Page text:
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Posted on Jun 10, 2015 in Anbar, Foreign Policy Issues, Iran, Iraq, President Obama, Ramadi, Shia, Sunni, tribal | 0 comments

Ramadi disaster awaiting? Why are we still committed to nation-building in Iraq?

 

We keep hearing that we are not in the business of “nation-building.” Yet our insistence that all military aid must go through the national government in order to provide a unified, integrated Iraq, clearly is nation-building. And like many such efforts, this one seems elusive to the edge of calling it impossible. We’ve had how many years now, from Bush to Obama, where the Shia dominated government has failed to take the suggested steps towards integrating the Kurds and Sunnis into a national unified Iraq?

Simply put, the Shia national forces have no will to fight. And the Shia don’t trust the Sunni Militia after years of Saddam Hussein. Hussein was a Sunni, though he eschewed any religious power in his Baath Party rule of Iraq.

Embarrassed by their troops’ helter-skelter retreats in Mosul, and more recently in Ramadi where they left valuable weapons behind in their rush to run from the battles—even when they significantly out numbered their ISIS opponents–Shia governmental leaders have yielded the battlefield to the Shia Militia. Yes, these are the same Shia militia that fought our troops and who have just been reported as imitating their ISIS counterparts by the distribution of videos showing them burning a Sunni prisoner. A key parliamentarian in Iraq admitted that the government had no controlling power over these same Hashd al-Shaabi, or People’s Mobilization militia as they operated in the Sunni dominated Anbar province. As if to underscore the sectarian nature of their effort to “liberate” the recently lost Ramadi, the al-Shaabi used as the name of their offensive a slogan widely used by Shia jihadi in sectarian conflicts against Sunnis in both Iraq and Syria. The Pentagon’s spokesperson, Colonel Steven Warren said in an understatement, ”I think it’s unhelpful.” Yet he still supported our failed policy of sending arms exclusively through the Shia government. A position he, once again, rationalized the policy by arguing that “the key to victory, the key to expelling ISIL from Iraq is a unified Iraq,” one that “separates itself from sectarian divides.” He added, “The solution is a unified Iraqi government.” This is the same old failed mantra, and how he expects freedom from a sectarian divide by sending in clearly sectarian Shia jihadists to fight Sunni Islamists in a Sunni territory is a question whose answer seems obvious to all but our decision-makers.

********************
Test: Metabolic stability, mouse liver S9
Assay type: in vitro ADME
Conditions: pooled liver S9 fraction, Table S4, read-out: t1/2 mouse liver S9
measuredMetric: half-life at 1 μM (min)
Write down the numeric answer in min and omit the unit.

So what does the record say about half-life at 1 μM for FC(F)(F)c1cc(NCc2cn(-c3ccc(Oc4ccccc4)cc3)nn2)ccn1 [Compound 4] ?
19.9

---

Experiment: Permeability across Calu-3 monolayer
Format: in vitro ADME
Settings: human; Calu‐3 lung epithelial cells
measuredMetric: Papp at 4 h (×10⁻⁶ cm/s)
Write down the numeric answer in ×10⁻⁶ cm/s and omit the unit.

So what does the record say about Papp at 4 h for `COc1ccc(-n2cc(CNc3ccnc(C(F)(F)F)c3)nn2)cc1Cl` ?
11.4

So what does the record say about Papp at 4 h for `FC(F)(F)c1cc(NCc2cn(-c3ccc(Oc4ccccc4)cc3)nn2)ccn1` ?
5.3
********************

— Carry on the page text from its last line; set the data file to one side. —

Indeed, Lieutenant General H R McMaster, Director of the Army capabilities planning group, noted that the use of Shia militia in a Sunni area is a “matter of grave concern” for regional stability.

Meanwhile, the non-Islamic jihadi Sunni tribal militias are pleading for weapons directly from the U.S. government. They have wondered out loud why the U.S. wants them to fight ISIS but follows policies that keep the means of accomplishing that task in the hands of the Shia government, on whose ears their pleas fall deafly.

The third group fighting ISIS are the Kurdish Pesh Merga. The Kurds, unlike the Sunni in Anbar, have control of a key oil field in Kirkuk. But they, too, have had problems with the Shia government’s fulfilling their promises. There is another problem with using the Pesh Merga in Anbar. Not only are their numbers limited, and many are tied down in a series of fights with ISIS in Northern cities, but their activities are viewed quite negatively by the government in Baghdad, by Turkey and to some extent Iran. The three corners of those countries are inhabited by Kurds, whose ultimate aim is to create one Kurdistan out of those regions. The largest number of Kurds live in the Turkish part of the triangle, and, not surprisingly, Turkey is the most vocal in opposition to the Kurds and Pesh Merga. Perhaps their Kurdistanian goals plays into the Shia administration in Baghdad’s caution. It surely does in Shia Iran.

The ingredients for disaster are all present in the play for Anbar. I can understand the Shia long-held distrust of Sunni tribal militia. But the alternative, relying on sectarian militants, can hardly fit into our objectives. A more realistic view of the goal of a peaceful, integrated Iraq is called for. And support for the more moderate of the Sunni tribal militia is essential.

 

 

 

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